You want to make sure the pot you choose is deep enough for adequate root growth. The pot should have good drainage holes to avoid having overly wet soil. If the roots get waterlogged, your plant can actually drown and develop root rot, so good drainage is important.

If your pot is too small, you will end up with a root bound plant like the picture below. See how the roots are all trying to use up every square centimeter of that pot??

If you don’t choose a large enough pot, the plants growth will stall and you’ll end up with a much smaller harvest, and your plant might start to yellow and die.

rootbound plant

Choosing a Sunny Location

The location for your container plants is crucial for growing healthy plants and your own food. Most vegetables like a sunny and warm place with full sun, so you want to make sure the space your are going to grow them in gets at least 6-8 hours of direct sunlight per day.

This isn’t something that can be done by a sunny windowsill, unless you have a partial greenhouse attached to your home. 🙂

Container Gardening is a Great Way to Save Space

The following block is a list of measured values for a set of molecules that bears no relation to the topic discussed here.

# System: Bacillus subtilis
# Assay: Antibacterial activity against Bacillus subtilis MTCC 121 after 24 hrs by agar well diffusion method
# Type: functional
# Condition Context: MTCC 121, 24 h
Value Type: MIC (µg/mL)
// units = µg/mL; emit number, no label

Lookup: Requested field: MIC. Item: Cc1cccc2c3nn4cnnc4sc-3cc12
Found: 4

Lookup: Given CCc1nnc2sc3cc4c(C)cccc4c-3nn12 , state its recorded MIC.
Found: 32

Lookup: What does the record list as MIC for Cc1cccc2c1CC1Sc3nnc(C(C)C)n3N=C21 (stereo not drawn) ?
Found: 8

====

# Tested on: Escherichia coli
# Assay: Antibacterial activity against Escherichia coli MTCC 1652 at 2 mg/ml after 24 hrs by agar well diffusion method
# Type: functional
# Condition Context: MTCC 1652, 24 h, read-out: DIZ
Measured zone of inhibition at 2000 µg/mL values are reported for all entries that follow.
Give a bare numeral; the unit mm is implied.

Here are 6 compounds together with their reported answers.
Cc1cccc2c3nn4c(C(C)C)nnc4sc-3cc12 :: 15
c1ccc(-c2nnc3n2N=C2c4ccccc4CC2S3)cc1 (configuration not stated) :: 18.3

Container gardening is easy, and it’s a great way to get started in gardening if you’re new to it. Plus, it’s an incredibly efficient use of space – one that your city-dwelling friends will be envious of.

Using pots makes it easier to control the soil conditions, making this an ideal choice for gardeners who live in dry or colder climates.

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Hi - I'm Chenell! I'm on a mission to learn how to grow my own food, and help other people do the same.

I lived in the city for almost a decade, but after moving to the suburbs, I started making my Iowa blood proud and growing all kinds of food 🌽 I started this website to help keep track of the journey while teaching others the mistakes and things I'm learning along the way. You can follow along with the journey and learn more here.